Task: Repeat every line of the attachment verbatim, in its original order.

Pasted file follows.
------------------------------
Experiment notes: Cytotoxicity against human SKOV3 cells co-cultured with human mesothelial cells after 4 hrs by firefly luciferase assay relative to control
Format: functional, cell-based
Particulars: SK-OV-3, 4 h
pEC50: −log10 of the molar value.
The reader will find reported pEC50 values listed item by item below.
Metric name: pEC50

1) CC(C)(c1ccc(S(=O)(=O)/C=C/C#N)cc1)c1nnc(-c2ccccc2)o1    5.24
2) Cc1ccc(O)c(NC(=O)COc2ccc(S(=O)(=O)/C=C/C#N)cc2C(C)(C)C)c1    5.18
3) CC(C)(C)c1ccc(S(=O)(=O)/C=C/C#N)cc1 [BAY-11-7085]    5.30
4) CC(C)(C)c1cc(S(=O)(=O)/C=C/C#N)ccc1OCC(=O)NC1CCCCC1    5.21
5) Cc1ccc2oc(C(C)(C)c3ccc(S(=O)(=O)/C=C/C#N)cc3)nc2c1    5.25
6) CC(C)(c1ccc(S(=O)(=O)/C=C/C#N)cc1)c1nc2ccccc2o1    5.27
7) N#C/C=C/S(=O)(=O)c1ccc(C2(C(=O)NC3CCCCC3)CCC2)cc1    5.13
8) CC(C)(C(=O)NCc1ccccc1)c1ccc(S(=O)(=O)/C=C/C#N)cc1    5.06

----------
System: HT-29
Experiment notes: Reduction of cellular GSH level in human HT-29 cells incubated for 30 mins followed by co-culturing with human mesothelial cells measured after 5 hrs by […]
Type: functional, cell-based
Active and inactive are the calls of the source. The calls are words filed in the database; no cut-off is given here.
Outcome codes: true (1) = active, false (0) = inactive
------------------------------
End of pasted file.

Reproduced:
Experiment notes: Cytotoxicity against human SKOV3 cells co-cultured with human mesothelial cells after 4 hrs by firefly luciferase assay relative to control
Format: functional, cell-based
Particulars: SK-OV-3, 4 h
pEC50: −log10 of the molar value.
The reader will find reported pEC50 values listed item by item below.
Metric name: pEC50

1) CC(C)(c1ccc(S(=O)(=O)/C=C/C#N)cc1)c1nnc(-c2ccccc2)o1    5.24
2) Cc1ccc(O)c(NC(=O)COc2ccc(S(=O)(=O)/C=C/C#N)cc2C(C)(C)C)c1    5.18
3) CC(C)(C)c1ccc(S(=O)(=O)/C=C/C#N)cc1 [BAY-11-7085]    5.30
4) CC(C)(C)c1cc(S(=O)(=O)/C=C/C#N)ccc1OCC(=O)NC1CCCCC1    5.21
5) Cc1ccc2oc(C(C)(C)c3ccc(S(=O)(=O)/C=C/C#N)cc3)nc2c1    5.25
6) CC(C)(c1ccc(S(=O)(=O)/C=C/C#N)cc1)c1nc2ccccc2o1    5.27
7) N#C/C=C/S(=O)(=O)c1ccc(C2(C(=O)NC3CCCCC3)CCC2)cc1    5.13
8) CC(C)(C(=O)NCc1ccccc1)c1ccc(S(=O)(=O)/C=C/C#N)cc1    5.06

----------
System: HT-29
Experiment notes: Reduction of cellular GSH level in human HT-29 cells incubated for 30 mins followed by co-culturing with human mesothelial cells measured after 5 hrs by […]
Type: functional, cell-based
Active and inactive are the calls of the source. The calls are words filed in the database; no cut-off is given here.
Outcome codes: true (1) = active, false (0) = inactive